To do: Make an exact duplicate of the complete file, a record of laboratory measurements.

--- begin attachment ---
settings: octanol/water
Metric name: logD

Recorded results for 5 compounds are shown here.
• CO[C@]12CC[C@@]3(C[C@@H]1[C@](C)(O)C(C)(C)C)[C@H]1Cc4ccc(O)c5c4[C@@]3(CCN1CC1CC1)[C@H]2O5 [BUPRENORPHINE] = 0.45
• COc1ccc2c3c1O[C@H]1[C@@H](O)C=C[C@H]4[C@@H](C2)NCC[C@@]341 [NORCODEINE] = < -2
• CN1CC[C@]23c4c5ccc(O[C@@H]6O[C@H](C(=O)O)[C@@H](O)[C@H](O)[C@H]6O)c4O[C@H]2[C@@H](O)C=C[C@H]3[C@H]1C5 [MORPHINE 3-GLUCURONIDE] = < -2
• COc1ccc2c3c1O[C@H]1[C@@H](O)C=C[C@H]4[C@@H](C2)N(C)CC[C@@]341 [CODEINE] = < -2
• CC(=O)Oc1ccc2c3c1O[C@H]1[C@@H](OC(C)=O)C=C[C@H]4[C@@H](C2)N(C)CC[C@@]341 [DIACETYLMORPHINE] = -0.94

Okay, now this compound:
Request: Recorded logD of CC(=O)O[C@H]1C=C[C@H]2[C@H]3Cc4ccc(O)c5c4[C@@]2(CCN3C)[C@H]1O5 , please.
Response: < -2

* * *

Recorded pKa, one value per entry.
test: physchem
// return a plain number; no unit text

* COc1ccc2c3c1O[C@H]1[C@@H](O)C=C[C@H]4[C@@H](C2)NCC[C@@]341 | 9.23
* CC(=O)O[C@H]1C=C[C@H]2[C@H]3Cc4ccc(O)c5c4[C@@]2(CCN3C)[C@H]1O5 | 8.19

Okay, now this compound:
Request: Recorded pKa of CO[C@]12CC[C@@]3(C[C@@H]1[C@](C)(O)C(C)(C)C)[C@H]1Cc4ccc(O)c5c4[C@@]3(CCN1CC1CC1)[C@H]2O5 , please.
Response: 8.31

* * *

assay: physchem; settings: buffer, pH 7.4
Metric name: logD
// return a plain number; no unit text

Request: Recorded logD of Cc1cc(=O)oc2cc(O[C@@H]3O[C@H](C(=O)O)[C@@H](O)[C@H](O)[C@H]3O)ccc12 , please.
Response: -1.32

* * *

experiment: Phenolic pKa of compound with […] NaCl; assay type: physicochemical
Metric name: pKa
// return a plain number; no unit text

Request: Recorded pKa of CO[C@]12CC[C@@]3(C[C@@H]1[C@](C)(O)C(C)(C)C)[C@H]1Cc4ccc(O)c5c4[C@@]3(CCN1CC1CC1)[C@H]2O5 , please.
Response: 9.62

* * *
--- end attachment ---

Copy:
settings: octanol/water
Metric name: logD

Recorded results for 5 compounds are shown here.
• CO[C@]12CC[C@@]3(C[C@@H]1[C@](C)(O)C(C)(C)C)[C@H]1Cc4ccc(O)c5c4[C@@]3(CCN1CC1CC1)[C@H]2O5 [BUPRENORPHINE] = 0.45
• COc1ccc2c3c1O[C@H]1[C@@H](O)C=C[C@H]4[C@@H](C2)NCC[C@@]341 [NORCODEINE] = < -2
• CN1CC[C@]23c4c5ccc(O[C@@H]6O[C@H](C(=O)O)[C@@H](O)[C@H](O)[C@H]6O)c4O[C@H]2[C@@H](O)C=C[C@H]3[C@H]1C5 [MORPHINE 3-GLUCURONIDE] = < -2
• COc1ccc2c3c1O[C@H]1[C@@H](O)C=C[C@H]4[C@@H](C2)N(C)CC[C@@]341 [CODEINE] = < -2
• CC(=O)Oc1ccc2c3c1O[C@H]1[C@@H](OC(C)=O)C=C[C@H]4[C@@H](C2)N(C)CC[C@@]341 [DIACETYLMORPHINE] = -0.94

Okay, now this compound:
Request: Recorded logD of CC(=O)O[C@H]1C=C[C@H]2[C@H]3Cc4ccc(O)c5c4[C@@]2(CCN3C)[C@H]1O5 , please.
Response: < -2

* * *

Recorded pKa, one value per entry.
test: physchem
// return a plain number; no unit text

* COc1ccc2c3c1O[C@H]1[C@@H](O)C=C[C@H]4[C@@H](C2)NCC[C@@]341 | 9.23
* CC(=O)O[C@H]1C=C[C@H]2[C@H]3Cc4ccc(O)c5c4[C@@]2(CCN3C)[C@H]1O5 | 8.19

Okay, now this compound:
Request: Recorded pKa of CO[C@]12CC[C@@]3(C[C@@H]1[C@](C)(O)C(C)(C)C)[C@H]1Cc4ccc(O)c5c4[C@@]3(CCN1CC1CC1)[C@H]2O5 , please.
Response: 8.31

* * *

assay: physchem; settings: buffer, pH 7.4
Metric name: logD
// return a plain number; no unit text

Request: Recorded logD of Cc1cc(=O)oc2cc(O[C@@H]3O[C@H](C(=O)O)[C@@H](O)[C@H](O)[C@H]3O)ccc12 , please.
Response: -1.32

* * *

experiment: Phenolic pKa of compound with […] NaCl; assay type: physicochemical
Metric name: pKa
// return a plain number; no unit text

Request: Recorded pKa of CO[C@]12CC[C@@]3(C[C@@H]1[C@](C)(O)C(C)(C)C)[C@H]1Cc4ccc(O)c5c4[C@@]3(CCN1CC1CC1)[C@H]2O5 , please.
Response: 9.62

* * *